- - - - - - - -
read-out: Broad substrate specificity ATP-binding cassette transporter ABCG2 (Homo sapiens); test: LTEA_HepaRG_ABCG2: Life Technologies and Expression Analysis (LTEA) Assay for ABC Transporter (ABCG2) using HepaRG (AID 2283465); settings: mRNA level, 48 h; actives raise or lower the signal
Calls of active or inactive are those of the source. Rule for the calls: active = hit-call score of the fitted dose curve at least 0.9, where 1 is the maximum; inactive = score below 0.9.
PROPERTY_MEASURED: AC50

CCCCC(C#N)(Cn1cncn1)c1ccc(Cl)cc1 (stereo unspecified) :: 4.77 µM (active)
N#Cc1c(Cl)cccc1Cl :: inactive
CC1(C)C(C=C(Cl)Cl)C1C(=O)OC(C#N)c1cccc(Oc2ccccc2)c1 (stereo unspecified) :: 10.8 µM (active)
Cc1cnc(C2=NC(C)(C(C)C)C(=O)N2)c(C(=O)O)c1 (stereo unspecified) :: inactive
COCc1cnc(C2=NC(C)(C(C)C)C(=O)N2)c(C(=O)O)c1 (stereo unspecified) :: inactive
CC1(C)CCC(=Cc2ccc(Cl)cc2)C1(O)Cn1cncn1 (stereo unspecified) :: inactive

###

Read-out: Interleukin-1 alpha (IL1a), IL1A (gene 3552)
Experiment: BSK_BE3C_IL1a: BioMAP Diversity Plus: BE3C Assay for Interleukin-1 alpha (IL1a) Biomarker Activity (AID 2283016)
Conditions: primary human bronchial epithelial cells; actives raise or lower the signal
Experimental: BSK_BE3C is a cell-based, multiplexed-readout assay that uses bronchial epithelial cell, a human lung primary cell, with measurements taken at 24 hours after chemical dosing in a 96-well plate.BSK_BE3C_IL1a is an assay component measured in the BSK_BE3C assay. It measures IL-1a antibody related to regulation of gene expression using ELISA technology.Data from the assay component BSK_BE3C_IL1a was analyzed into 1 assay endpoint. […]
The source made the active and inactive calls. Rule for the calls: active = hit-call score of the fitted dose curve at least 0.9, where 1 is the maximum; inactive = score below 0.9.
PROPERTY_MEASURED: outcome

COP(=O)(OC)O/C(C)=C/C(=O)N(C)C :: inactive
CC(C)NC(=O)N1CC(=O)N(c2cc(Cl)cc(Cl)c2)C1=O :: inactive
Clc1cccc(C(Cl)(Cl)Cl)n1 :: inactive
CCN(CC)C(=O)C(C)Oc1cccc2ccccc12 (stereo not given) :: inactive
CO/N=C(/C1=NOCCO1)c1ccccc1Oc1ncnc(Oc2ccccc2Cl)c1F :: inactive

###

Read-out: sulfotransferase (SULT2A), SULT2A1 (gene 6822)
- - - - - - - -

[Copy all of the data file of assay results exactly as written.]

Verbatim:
read-out: Broad substrate specificity ATP-binding cassette transporter ABCG2 (Homo sapiens); test: LTEA_HepaRG_ABCG2: Life Technologies and Expression Analysis (LTEA) Assay for ABC Transporter (ABCG2) using HepaRG (AID 2283465); settings: mRNA level, 48 h; actives raise or lower the signal
Calls of active or inactive are those of the source. Rule for the calls: active = hit-call score of the fitted dose curve at least 0.9, where 1 is the maximum; inactive = score below 0.9.
PROPERTY_MEASURED: AC50

CCCCC(C#N)(Cn1cncn1)c1ccc(Cl)cc1 (stereo unspecified) :: 4.77 µM (active)
N#Cc1c(Cl)cccc1Cl :: inactive
CC1(C)C(C=C(Cl)Cl)C1C(=O)OC(C#N)c1cccc(Oc2ccccc2)c1 (stereo unspecified) :: 10.8 µM (active)
Cc1cnc(C2=NC(C)(C(C)C)C(=O)N2)c(C(=O)O)c1 (stereo unspecified) :: inactive
COCc1cnc(C2=NC(C)(C(C)C)C(=O)N2)c(C(=O)O)c1 (stereo unspecified) :: inactive
CC1(C)CCC(=Cc2ccc(Cl)cc2)C1(O)Cn1cncn1 (stereo unspecified) :: inactive

###

Read-out: Interleukin-1 alpha (IL1a), IL1A (gene 3552)
Experiment: BSK_BE3C_IL1a: BioMAP Diversity Plus: BE3C Assay for Interleukin-1 alpha (IL1a) Biomarker Activity (AID 2283016)
Conditions: primary human bronchial epithelial cells; actives raise or lower the signal
Experimental: BSK_BE3C is a cell-based, multiplexed-readout assay that uses bronchial epithelial cell, a human lung primary cell, with measurements taken at 24 hours after chemical dosing in a 96-well plate.BSK_BE3C_IL1a is an assay component measured in the BSK_BE3C assay. It measures IL-1a antibody related to regulation of gene expression using ELISA technology.Data from the assay component BSK_BE3C_IL1a was analyzed into 1 assay endpoint. […]
The source made the active and inactive calls. Rule for the calls: active = hit-call score of the fitted dose curve at least 0.9, where 1 is the maximum; inactive = score below 0.9.
PROPERTY_MEASURED: outcome

COP(=O)(OC)O/C(C)=C/C(=O)N(C)C :: inactive
CC(C)NC(=O)N1CC(=O)N(c2cc(Cl)cc(Cl)c2)C1=O :: inactive
Clc1cccc(C(Cl)(Cl)Cl)n1 :: inactive
CCN(CC)C(=O)C(C)Oc1cccc2ccccc12 (stereo not given) :: inactive
CO/N=C(/C1=NOCCO1)c1ccccc1Oc1ncnc(Oc2ccccc2Cl)c1F :: inactive

###

Read-out: sulfotransferase (SULT2A), SULT2A1 (gene 6822)